Strategy-Stealing Is Non-Constructive

Authors Greg Bodwin, Ofer Grossman

Thumbnail PDF


  • Filesize: 0.52 MB
  • 12 pages

Document Identifiers

Author Details

Greg Bodwin
  • Georgia Tech, Atlanta, GA, USA
Ofer Grossman
  • MIT, Cambridge, MA, USA

Cite AsGet BibTex

Greg Bodwin and Ofer Grossman. Strategy-Stealing Is Non-Constructive. In 11th Innovations in Theoretical Computer Science Conference (ITCS 2020). Leibniz International Proceedings in Informatics (LIPIcs), Volume 151, pp. 21:1-21:12, Schloss Dagstuhl – Leibniz-Zentrum für Informatik (2020)


In many combinatorial games, one can prove that the first player wins under best play using a simple but non-constructive argument called strategy-stealing. This work is about the complexity behind these proofs: how hard is it to actually find a winning move in a game, when you know by strategy-stealing that one exists? We prove that this problem is PSPACE-Complete already for Minimum Poset Games and Symmetric Maker-Maker Games, which are simple classes of games that capture two of the main types of strategy-stealing arguments in the current literature.

Subject Classification

ACM Subject Classification
  • Theory of computation → Problems, reductions and completeness
  • PSPACE-hard
  • Hex
  • Combinatorial Game Theory


  • Access Statistics
  • Total Accesses (updated on a weekly basis)
    PDF Downloads


  1. Wining situation on a Hex Board. URL:
  2. József Beck. Van der Waerden and Ramsey type games. Combinatorica, 1(2):103-116, 1981. Google Scholar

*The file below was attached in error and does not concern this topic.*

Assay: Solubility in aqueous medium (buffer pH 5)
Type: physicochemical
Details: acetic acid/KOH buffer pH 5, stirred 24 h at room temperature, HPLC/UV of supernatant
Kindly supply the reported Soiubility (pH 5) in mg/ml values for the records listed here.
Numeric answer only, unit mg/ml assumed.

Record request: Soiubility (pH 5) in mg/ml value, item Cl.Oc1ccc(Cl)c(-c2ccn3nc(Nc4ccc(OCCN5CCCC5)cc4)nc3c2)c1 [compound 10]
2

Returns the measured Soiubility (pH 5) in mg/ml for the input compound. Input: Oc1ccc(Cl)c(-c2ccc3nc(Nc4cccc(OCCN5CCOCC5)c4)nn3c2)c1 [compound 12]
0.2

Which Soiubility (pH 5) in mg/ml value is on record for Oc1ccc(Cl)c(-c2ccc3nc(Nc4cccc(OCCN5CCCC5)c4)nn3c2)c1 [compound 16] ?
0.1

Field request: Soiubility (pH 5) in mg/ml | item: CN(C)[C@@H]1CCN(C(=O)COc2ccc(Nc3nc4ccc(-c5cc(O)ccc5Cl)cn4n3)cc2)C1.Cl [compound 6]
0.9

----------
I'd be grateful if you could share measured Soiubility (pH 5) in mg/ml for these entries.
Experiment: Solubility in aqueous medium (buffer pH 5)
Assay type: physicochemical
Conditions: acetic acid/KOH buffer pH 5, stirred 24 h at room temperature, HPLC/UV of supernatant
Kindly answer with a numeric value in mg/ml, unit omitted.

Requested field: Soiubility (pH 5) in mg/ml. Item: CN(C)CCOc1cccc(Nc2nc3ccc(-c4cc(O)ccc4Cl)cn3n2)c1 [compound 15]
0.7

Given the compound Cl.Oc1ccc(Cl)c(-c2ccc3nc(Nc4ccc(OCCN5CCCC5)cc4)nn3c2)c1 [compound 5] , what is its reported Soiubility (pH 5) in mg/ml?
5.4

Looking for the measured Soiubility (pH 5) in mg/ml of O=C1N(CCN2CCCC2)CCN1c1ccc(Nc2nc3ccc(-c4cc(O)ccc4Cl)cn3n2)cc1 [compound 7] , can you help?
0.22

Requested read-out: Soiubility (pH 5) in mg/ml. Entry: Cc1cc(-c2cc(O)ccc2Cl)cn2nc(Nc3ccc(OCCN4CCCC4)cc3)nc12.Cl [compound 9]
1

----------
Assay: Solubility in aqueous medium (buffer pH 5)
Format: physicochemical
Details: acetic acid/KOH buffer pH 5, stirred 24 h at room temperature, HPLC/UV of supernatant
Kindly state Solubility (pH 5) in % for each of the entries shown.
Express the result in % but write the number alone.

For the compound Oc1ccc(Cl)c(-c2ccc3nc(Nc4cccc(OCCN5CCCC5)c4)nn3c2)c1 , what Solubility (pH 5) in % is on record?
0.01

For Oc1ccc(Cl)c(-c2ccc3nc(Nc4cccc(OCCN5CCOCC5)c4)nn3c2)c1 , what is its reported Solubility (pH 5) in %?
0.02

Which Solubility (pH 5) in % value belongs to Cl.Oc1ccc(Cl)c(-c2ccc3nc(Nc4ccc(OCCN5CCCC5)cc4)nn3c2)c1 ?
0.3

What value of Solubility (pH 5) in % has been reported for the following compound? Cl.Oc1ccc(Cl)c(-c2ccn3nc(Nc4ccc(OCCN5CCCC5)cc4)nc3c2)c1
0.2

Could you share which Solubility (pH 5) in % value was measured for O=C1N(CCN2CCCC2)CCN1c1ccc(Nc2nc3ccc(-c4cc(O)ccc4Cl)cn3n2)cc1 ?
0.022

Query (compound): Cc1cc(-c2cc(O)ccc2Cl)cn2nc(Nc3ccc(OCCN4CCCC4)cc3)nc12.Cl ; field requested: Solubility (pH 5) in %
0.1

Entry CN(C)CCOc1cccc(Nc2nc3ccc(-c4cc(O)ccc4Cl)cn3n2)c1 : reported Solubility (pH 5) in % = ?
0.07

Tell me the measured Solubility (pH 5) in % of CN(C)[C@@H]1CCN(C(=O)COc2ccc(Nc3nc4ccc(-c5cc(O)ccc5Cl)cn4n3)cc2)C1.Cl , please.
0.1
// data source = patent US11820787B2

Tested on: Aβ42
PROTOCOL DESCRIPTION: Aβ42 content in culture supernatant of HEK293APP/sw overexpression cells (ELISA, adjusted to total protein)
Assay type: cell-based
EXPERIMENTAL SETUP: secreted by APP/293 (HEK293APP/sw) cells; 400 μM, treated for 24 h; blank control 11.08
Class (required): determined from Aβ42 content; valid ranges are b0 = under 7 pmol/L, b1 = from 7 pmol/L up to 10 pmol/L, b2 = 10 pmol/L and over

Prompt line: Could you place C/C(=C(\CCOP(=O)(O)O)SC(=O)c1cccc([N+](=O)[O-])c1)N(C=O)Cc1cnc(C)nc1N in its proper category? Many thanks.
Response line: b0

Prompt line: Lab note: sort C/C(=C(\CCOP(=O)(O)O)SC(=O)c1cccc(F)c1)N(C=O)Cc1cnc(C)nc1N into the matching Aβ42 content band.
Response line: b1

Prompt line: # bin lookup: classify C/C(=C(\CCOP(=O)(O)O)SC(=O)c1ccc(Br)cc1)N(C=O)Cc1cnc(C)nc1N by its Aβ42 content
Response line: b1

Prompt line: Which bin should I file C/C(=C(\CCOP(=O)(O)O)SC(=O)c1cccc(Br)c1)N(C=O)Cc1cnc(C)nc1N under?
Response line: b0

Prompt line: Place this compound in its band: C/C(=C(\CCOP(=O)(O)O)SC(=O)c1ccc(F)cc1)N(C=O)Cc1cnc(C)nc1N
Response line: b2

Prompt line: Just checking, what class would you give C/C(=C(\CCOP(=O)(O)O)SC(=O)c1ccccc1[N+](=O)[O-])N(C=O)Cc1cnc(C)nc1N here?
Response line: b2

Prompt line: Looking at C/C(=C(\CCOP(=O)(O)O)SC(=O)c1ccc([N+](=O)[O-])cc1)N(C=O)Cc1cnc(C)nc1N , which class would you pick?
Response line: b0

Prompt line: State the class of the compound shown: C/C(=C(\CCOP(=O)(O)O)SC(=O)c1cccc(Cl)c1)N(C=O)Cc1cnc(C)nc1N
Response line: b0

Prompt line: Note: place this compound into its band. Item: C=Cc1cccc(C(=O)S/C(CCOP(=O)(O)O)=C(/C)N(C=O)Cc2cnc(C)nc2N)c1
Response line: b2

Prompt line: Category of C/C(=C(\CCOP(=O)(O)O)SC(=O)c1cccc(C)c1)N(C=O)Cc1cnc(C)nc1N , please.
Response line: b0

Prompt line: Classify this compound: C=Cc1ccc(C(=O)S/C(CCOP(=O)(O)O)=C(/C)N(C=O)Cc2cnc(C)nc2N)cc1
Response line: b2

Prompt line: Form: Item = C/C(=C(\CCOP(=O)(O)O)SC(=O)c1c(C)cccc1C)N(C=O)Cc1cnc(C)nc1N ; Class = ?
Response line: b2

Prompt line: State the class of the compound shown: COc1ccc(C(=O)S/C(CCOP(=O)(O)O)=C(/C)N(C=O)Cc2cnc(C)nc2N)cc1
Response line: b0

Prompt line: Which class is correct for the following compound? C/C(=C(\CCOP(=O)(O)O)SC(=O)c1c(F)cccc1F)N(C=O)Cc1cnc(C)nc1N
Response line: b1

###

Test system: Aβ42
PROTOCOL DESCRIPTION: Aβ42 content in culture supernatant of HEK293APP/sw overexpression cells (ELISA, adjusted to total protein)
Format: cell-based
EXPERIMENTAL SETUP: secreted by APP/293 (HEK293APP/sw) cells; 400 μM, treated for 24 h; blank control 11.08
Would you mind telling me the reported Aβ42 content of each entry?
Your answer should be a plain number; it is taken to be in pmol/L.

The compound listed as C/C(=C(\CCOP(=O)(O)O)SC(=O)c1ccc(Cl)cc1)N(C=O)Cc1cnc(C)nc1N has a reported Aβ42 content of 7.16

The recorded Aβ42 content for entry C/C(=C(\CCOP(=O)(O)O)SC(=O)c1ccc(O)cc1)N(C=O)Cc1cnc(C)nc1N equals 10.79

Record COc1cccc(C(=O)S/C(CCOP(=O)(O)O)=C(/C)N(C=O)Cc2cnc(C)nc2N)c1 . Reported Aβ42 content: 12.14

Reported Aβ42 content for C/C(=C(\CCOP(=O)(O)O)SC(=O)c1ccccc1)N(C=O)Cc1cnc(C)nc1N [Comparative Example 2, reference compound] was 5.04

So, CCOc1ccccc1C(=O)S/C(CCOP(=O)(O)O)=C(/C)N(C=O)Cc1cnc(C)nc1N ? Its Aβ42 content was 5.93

3. József Beck. Positional games and the second moment method. Combinatorica, 22(2):169-216, 2002. Google Scholar
  4. József Beck. Combinatorial Games: Tic-Tac-Toe Theory, volume 114. Cambridge University Press, 2008. Google Scholar
  5. Jesper Makholm Byskov. Maker-maker and maker-breaker games are PSPACE-complete. BRICS Report Series, 11(14), 2004. Google Scholar
  6. Paul Erdös and John L Selfridge. On a combinatorial game. Journal of Combinatorial Theory, Series A, 14(3):298-301, 1973. Google Scholar
  7. Heidi Gebauer. On the clique-game. European Journal of Combinatorics, 33(1):8-19, 2012. Google Scholar
  8. Solomon W Golomb and Alfred W Hales. Hypercube tic-tac-toe. More Games of No Chance, 42:167-180, 2002. Google Scholar
  9. Daniel Grier. Deciding the winner of an arbitrary finite poset game is PSPACE-Complete. In International Colloquium on Automata, Languages, and Programming, pages 497-503. Springer, 2013. Google Scholar
  10. Alfred W Hales and Robert I Jewett. Regularity and positional games. In Classic Papers in Combinatorics, pages 320-327. Springer, 2009. Google Scholar
  11. Dan Hefetz, Michael Krivelevich, Miloš Stojaković, and Tibor Szabó. Positional Games. Springer, 2014. Google Scholar
  12. Christopher Kusch. Problems in Positional Games and Extremal Combinatorics. PhD thesis, FU Berlin, 2017. Google Scholar
  13. Christopher Kusch, Juanjo Rué, Christoph Spiegel, and Tibor Szabó. Random strategies are nearly optimal for generalized Van der Waerden games. Electronic Notes in Discrete Mathematics, 61:789-795, 2017. Google Scholar
  14. Nimrod Megiddo and Christos H Papadimitriou. On total functions, existence theorems and computational complexity. Theoretical Computer Science, 81(2):317-324, 1991. Google Scholar
  15. John F Nash. Some games and machines for playing them, 1952. Google Scholar
  16. Stefan Reisch. Hex ist PSPACE-Vollständig. Acta Informatica, 15(2):167-191, 1981. Google Scholar
  17. Bartel van der Waerden. Beweis einer baudetschen vermutung. Nieuw Arch. Wisk., 19:212-216, 1927. Google Scholar